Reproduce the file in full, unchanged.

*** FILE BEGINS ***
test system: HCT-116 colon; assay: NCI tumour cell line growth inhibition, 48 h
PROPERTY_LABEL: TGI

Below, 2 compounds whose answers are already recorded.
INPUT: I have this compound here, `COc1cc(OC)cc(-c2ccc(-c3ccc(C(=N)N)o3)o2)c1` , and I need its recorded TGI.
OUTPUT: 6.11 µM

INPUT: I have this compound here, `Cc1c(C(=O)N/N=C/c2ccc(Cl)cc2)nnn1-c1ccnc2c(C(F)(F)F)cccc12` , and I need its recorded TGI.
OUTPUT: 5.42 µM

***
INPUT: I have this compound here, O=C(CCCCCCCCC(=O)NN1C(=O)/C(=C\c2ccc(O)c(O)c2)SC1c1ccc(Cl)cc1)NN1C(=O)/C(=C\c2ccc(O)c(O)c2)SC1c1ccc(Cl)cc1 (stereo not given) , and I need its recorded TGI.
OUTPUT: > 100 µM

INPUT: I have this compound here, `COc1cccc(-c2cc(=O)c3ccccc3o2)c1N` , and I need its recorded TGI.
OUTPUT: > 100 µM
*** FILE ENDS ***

test system: HCT-116 colon; assay: NCI tumour cell line growth inhibition, 48 h
PROPERTY_LABEL: TGI

Below, 2 compounds whose answers are already recorded.
INPUT: I have this compound here, `COc1cc(OC)cc(-c2ccc(-c3ccc(C(=N)N)o3)o2)c1` , and I need its recorded TGI.
OUTPUT: 6.11 µM

INPUT: I have this compound here, `Cc1c(C(=O)N/N=C/c2ccc(Cl)cc2)nnn1-c1ccnc2c(C(F)(F)F)cccc12` , and I need its recorded TGI.
OUTPUT: 5.42 µM

***
INPUT: I have this compound here, O=C(CCCCCCCCC(=O)NN1C(=O)/C(=C\c2ccc(O)c(O)c2)SC1c1ccc(Cl)cc1)NN1C(=O)/C(=C\c2ccc(O)c(O)c2)SC1c1ccc(Cl)cc1 (stereo not given) , and I need its recorded TGI.
OUTPUT: > 100 µM

INPUT: I have this compound here, `COc1cccc(-c2cc(=O)c3ccccc3o2)c1N` , and I need its recorded TGI.
OUTPUT: > 100 µM